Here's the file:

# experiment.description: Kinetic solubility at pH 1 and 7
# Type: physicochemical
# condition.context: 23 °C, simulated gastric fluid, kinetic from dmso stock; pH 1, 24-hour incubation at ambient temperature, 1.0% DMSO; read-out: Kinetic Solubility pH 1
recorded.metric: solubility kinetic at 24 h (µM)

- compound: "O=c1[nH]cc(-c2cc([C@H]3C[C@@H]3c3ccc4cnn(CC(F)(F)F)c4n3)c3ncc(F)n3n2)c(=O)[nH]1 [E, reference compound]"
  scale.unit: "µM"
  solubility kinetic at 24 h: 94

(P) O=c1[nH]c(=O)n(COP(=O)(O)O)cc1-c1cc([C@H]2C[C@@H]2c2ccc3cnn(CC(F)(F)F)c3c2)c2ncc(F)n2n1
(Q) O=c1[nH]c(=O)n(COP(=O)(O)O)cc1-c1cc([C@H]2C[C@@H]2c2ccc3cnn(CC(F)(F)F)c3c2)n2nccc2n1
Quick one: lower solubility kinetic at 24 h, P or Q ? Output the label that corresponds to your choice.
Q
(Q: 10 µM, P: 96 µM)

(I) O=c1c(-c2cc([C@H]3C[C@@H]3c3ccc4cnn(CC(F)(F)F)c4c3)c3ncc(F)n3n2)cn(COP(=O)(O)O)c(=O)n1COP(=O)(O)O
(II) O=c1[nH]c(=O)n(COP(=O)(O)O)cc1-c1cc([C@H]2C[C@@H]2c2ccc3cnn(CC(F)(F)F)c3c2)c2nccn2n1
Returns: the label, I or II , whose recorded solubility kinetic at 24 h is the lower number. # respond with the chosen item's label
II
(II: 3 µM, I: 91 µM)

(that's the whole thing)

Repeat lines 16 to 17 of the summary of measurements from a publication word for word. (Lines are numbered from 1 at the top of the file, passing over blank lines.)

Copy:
II
(II: 3 µM, I: 91 µM)